Coali­tion bombs air­port run­way in Ye­men cap­i­tal

Con­flict­ing re­ports emerge re­gard­ing ex­tent of dam­age suf­fered by fa­cil­ity

The Daily Star (Lebanon) - - REGION -

SANAA: The Saudi-led mil­i­tary coali­tion fight­ing Ye­men’s Houthi rebels bombed the air­port in the rebel-held cap­i­tal, Sanaa, Tues­day, Ye­meni of­fi­cials said, al­though there were con­flict­ing re­ports as to the ex­ten­sion of dam­age caused in the strike.

The U.N. said most of the air­port re­mained in­tact and that it would be able to re­ceive aid ship­ments once they restart – af­ter the coali­tion loosens the block­ade of the war-torn coun­try as it had an­nounced.

How­ever, Ye­meni of­fi­cials in Sanaa, which is held by the Houthi rebels, said that the air­ports run­way and a ground nav­i­ga­tion tower were dam­aged. Re­pair crews were al­ready at work, they added, speak­ing on con­di­tion of anonymity as they were not au­tho­rized to talk to re­porters.

The strike “led to the to­tal de­struc­tion of the VOR/DME ra­dio nav­i­ga­tion sys­tem, tak­ing it off­line and thus halt­ing the only flights at Sanaa air­port – those of the United Na­tions and other in­ter­na­tional or­ga­ni­za­tions de­liv­er­ing hu­man­i­tar­ian as­sis­tance,” the rebel-run Gen­eral Au­thor­ity for Civil Avi­a­tion said in a state­ment.

Jamie McGoldrick of the U.N. Of­fice for the Co­or­di­na­tion of Hu­man­i­tar­ian Af­fairs said U.N. staff had vis­ited the air­port and spo­ken with au­thor­i­ties there, and that its “run­way, taxi­way, ramp, ter­mi­nal and air traf­fic con­trol tower were not hit and are in good con­di­tion.”

“This will have no im­pact on our op­er­a­tions once they re­sume,” McGoldrick said in an email from Amman, Jor­dan.

The U.S.-backed coali­tion has been at war in Ye­men with the rebels, known as Houthis, since March 2015. The coali­tion closed all Ye­men air, land and sea ports last week in re­sponse to a rebel bal­lis­tic mis­sile at­tack on Riyadh.

The coali­tion said Mon­day that it would re­open ports in ar­eas held by al­lied forces and loosen re­stric­tions it had raised af­ter the fir­ing of the mis­sile, which was in­ter­cepted near Riyadh’s in­ter­na­tional air­port.

How­ever, McGoldrick said ear­lier in the day that there was “no in­di­ca­tion” the coali­tion was ac­tu­ally lift­ing the block­ade in line with its an­nounce­ment.

He said that coali­tion an­nounce­ments of the avail­abil­ity of two ports in south­ern Ye­men are “help­ful,” but that the key need is ac­cess to the rebel-held Red Sea ports of Salif and Hu­daida, closer to large pop­u­la­tion cen­ters, which are cur­rently in­ac­ces­si­ble to U.N. aid ship­ments. Both ports are in rebel-held ter­ri­tory.

The United Na­tions dis­missed a Sau­dide­mandthat­tigh­terin­spec­tions be put in place at Hu­daida port be­fore a dev­as­tat­ing block­ade is lifted.

The re­ported airstrike on Sanaa air­port came as flights re­sumed to the air­port in the gov­ern­ment-held south­ern city of Aden, af­ter the coali­tion granted per­mis­sion for them to re­sume.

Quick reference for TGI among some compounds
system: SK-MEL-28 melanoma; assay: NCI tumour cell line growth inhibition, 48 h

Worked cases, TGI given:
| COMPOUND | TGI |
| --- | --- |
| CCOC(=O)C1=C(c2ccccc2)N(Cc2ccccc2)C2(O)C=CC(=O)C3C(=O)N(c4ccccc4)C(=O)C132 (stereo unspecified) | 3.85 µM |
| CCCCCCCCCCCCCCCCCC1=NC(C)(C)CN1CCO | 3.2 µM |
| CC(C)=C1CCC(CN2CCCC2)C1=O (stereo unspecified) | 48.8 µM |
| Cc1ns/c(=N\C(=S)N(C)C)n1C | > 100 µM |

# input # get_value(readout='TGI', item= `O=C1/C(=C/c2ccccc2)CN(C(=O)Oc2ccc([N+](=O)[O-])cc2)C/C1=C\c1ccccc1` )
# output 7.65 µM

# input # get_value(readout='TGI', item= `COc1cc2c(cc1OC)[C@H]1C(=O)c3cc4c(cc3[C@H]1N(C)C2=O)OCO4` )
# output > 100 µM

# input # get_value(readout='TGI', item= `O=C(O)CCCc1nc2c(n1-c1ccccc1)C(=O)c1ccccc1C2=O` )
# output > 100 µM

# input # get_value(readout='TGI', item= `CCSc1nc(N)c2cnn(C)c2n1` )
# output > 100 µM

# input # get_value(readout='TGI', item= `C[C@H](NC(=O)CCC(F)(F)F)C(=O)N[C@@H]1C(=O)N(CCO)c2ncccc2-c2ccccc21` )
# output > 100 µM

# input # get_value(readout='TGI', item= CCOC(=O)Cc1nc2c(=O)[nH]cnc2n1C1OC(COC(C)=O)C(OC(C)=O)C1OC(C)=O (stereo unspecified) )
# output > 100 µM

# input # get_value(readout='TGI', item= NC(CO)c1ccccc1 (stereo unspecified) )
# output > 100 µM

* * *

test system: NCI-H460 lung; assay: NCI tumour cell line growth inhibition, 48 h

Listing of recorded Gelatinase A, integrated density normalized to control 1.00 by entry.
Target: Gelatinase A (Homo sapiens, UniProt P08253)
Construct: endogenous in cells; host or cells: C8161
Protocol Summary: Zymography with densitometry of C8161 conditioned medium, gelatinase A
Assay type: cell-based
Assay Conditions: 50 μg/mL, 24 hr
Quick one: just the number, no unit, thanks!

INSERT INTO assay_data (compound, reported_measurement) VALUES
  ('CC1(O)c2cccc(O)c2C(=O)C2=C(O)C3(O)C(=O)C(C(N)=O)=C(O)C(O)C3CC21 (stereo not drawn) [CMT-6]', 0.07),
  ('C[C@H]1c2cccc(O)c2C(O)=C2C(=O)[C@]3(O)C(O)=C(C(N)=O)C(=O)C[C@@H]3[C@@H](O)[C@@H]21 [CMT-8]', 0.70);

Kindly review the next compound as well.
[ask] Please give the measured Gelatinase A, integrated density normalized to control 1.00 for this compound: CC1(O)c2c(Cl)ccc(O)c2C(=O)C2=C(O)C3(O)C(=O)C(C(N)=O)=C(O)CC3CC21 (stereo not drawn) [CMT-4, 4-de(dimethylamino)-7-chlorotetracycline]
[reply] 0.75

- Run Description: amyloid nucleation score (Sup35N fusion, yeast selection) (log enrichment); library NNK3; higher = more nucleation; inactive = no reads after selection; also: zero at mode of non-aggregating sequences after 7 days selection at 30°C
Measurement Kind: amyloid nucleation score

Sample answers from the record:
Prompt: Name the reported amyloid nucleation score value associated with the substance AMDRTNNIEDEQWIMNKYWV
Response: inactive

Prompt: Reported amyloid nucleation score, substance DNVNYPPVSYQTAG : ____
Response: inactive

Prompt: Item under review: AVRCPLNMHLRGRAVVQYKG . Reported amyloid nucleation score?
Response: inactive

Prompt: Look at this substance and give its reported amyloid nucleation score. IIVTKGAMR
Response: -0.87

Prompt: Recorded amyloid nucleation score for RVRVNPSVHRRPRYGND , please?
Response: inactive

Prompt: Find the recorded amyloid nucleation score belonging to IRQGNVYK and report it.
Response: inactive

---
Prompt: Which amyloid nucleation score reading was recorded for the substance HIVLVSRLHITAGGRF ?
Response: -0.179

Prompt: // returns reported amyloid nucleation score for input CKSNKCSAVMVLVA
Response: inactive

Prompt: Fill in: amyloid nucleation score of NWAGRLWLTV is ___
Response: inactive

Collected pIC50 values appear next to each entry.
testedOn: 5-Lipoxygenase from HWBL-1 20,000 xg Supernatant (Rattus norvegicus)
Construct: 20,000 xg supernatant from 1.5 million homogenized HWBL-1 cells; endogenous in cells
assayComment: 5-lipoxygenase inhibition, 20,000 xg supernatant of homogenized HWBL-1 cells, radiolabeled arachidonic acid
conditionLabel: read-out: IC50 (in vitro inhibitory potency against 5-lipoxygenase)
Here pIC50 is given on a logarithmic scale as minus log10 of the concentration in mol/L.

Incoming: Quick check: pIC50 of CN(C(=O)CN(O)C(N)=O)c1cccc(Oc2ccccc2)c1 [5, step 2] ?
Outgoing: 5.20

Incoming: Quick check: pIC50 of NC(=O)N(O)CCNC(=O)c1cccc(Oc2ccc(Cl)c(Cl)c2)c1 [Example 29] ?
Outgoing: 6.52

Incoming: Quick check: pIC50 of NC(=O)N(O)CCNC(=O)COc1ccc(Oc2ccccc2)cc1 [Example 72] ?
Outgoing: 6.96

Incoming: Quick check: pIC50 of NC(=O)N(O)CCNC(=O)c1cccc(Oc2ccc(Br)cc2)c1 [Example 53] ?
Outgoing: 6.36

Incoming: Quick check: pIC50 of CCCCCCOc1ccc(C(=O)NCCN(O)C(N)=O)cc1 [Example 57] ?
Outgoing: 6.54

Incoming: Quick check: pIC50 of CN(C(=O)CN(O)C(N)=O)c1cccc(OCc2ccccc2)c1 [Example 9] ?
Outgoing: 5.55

An of­fi­cial with the na­tional car­rier, Ye­me­nia, an­nounced a com­mer­cial flight from Cairo had landed in Aden and later de­parted, in first in a week.

“The flights will in­crease grad­u­ally in the com­ing days,” the of­fi­cial said, addingYe­me­ni­a­woul­dresumeits­four weekly flights from Aden to Cairo, two to Jed­dah and Riyadh, three to Amman and one to Khar­toum.

Aden’s port, which is con­trolled by al­lies of Saudi Ara­bia, does not have the ca­pac­ity, ac­cord­ing to the U.N., to

han­dle the nec­es­sary vol­ume of hu­man­i­tar­ian cargo and would mean haz­ardous cross-line de­liv­er­ies.

In other de­vel­op­ments Tues­day, Daesh (ISIS) struck a fresh blow to Saudi-al­lied forces in the coun­try’s south, where a sui­cide car bomb­ing

tar­geted se­cu­rity forces in Aden, killing at least six peo­ple and wound­ing scores.

The Daesh-claimed at­tack took place at a build­ing in the Sheikh Oth­man district in the cen­tral part of the city. Res­i­dents sev­eral kilo­me­ters away heard a large ex­plo­sion and saw thick black smoke ris­ing from the area. The at­tack caused panic in this densely pop­u­lated area, which is busy with schools, mar­kets and street ven­dors.

Am­bu­lances rushed to the site, where the build­ing was badly dam­aged, and de­bris and body parts lit­tered the area.

Ac­cord­ing to med­i­cal of­fi­cials, six sol­diers were killed but of­fi­cials be­lieve the death toll will rise. The of­fi­cial spoke on con­di­tion of anonymity be­cause they weren’t au­tho­rized to speak to the me­dia.

The se­cu­rity build­ing is an op­er­a­tions cen­ter for the Se­cu­rity Belt, a par­al­lel body to the gov­ern­ment’s forces that is trained by the United Arab Emi­rates, a main pil­lar in the Saudi-led coali­tion. –

Se­cu­rity per­son­nel or­ga­nized by the Saudi-led coali­tion gather at the site of a sui­cide car bomb at­tack out­side a po­lice forces camp in Aden, Ye­men.

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